The Inconvenient Truth about Greenwashing


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"Times New Roman";mso-bidi-font-family:Arial;color:black”>A discussion initiated by activist, author and filmmaker Naomi Klein has raised important questions for the environmental movement, from the character of mainstream groups to the strategies of the left. Chris Williams, author of Ecology and Socialism: Solutions to Capitalist Ecological Crisis and a participant in the ecosocialist coalition a three-part article.

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color:black”>: the science and art of using a fighting force to the best advantage having regard to the immediate situation of combat.
Strategy: the science and art of conducting a military campaign in its large-scale and long-term aspects.
— The New Webster's Comprehensive Dictionary of the English Language

line-height:150%;font-family:"Verdana","sans-serif";color:black”>NAOMI KLEIN, in a recent interview for Salon.com titled "Green groups may be more damaging than climate change deniers," has sparked a furious debate among activists on the right and left of the North American environmental movement.

 in a quite rancorous piece, labeled Klein's views as "filled with contrarian 'media bait' statements devoid of substance" and recommended that no one review or buy her upcoming book and film on climate change.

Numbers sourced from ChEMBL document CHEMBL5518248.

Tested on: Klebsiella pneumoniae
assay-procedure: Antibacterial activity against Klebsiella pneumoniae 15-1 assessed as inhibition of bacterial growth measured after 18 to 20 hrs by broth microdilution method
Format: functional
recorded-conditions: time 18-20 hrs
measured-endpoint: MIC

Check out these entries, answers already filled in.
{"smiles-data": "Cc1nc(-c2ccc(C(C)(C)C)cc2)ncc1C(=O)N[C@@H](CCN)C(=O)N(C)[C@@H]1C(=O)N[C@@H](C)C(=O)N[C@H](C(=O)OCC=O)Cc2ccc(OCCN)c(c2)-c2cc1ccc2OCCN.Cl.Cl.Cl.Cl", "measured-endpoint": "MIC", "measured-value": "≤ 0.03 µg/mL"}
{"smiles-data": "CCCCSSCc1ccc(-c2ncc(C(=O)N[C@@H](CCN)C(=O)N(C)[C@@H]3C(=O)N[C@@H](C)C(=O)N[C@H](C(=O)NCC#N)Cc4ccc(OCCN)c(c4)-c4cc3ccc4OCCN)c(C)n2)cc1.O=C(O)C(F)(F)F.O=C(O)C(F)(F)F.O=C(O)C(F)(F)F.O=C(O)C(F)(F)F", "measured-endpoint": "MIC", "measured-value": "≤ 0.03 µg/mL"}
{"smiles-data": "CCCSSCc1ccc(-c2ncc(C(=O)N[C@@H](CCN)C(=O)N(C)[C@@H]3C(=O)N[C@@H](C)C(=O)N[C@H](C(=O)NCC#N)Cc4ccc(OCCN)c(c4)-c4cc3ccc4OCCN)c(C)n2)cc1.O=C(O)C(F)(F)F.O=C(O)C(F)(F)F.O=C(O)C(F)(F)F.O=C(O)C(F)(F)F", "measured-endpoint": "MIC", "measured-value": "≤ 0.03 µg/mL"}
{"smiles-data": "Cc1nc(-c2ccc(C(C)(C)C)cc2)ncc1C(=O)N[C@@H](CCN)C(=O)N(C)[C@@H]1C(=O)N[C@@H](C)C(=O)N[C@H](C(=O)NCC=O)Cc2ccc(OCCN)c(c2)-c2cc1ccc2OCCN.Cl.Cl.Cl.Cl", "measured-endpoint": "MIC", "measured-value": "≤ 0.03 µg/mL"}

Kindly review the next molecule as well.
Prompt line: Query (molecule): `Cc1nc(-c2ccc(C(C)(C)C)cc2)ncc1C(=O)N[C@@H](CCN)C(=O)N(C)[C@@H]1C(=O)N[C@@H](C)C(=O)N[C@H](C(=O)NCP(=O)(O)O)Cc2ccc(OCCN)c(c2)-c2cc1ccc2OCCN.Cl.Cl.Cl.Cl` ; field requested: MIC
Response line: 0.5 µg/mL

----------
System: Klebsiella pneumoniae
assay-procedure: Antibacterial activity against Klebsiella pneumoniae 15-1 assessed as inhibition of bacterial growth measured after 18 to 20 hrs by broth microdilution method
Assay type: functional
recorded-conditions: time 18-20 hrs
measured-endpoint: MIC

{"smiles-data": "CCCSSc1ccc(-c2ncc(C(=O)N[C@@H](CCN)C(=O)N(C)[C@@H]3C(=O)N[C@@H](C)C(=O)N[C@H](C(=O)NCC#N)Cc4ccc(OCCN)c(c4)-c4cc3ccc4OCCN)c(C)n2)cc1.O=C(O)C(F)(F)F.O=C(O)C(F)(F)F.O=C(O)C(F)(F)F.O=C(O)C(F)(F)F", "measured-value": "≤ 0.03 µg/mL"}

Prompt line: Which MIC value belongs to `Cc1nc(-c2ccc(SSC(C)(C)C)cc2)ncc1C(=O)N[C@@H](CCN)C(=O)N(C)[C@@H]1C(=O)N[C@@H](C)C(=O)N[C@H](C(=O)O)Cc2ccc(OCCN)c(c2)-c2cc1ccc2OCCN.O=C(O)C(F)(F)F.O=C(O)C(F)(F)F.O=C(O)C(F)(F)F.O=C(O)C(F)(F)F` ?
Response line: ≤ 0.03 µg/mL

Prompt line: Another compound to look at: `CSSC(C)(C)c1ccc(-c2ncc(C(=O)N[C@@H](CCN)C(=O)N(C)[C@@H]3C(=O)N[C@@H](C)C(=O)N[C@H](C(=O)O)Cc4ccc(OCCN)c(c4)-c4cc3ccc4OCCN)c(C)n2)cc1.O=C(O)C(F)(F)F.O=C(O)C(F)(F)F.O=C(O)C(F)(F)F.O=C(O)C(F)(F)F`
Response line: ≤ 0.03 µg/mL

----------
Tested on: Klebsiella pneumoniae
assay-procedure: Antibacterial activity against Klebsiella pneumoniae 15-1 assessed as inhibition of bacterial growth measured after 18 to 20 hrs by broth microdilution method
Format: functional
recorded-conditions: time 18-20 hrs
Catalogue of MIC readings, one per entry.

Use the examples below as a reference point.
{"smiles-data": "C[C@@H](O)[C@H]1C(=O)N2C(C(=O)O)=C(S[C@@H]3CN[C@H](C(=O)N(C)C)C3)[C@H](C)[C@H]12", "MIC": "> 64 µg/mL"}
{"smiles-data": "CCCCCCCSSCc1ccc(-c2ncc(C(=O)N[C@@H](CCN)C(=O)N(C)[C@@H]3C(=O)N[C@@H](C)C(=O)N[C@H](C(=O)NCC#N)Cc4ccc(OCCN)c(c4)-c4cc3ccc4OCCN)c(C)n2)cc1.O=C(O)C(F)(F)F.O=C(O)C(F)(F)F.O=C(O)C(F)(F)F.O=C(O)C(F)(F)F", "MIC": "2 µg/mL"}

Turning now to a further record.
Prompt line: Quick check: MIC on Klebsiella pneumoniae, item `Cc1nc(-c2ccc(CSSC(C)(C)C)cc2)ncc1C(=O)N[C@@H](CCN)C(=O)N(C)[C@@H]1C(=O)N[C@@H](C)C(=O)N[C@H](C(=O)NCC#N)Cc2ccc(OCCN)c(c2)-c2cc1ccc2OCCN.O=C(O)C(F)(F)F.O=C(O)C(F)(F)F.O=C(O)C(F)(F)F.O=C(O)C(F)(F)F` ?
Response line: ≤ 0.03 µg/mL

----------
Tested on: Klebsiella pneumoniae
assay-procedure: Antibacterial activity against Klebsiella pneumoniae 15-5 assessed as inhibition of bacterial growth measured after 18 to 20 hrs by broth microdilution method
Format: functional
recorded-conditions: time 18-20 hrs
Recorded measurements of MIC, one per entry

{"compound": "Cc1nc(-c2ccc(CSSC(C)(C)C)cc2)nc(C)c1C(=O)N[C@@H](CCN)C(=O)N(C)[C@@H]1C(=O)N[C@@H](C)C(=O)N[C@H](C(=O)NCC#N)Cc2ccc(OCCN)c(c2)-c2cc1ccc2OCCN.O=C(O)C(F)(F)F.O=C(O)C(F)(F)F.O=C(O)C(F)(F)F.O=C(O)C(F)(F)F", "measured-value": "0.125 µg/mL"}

Klein responded that since neither her book nor her film have been released yet, offering a critique of them was "a new twist on old-school arrogance"–and that if anyone was guilty of "taking a sledge hammer to an ally," Romm should examine "what's in your (bloody) hand."

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 justice, as activists of color did when they formed organizations in the late 1970s and early '80s to tackle virulent and pervasive institutionalized environmental racism, this debate actually goes back, as Naomi Klein referenced, to controversies that first emerged with the rise to prominence of the modern U.S. environmental movement in the late 1960s.

 relationship and opposing sides with distinct interests.

To quote Van Jones in a Washington Post article earlier this year, "We essentially have a racially segregated environmental movement…We're too polite to say that. Instead, we say we have an environmental justice movement and a mainstream movement."

  noted:

line-height:150%;font-family:"Verdana","sans-serif";color:black”>This problem [of separation between grassroots environmental justice organizations and large Green NGOs] reflects a shortcoming of many mainstream environmental advocates: while denouncing the fact that the climate change will disproportionately impact poor people and people of color in the Global South, many climate advocates have often failed to highlight the ongoing, disproportionate impact of carbon-intensive industries on poor people and people of color in the United States. Campaign energy tends to be focused on coal plants that are geographically proximate to (mostly white, middle-class) climate campaigners–such as coal plants on college campuses–rather than targeting those coal-fired power plants that most heavily impact poor people and people of color.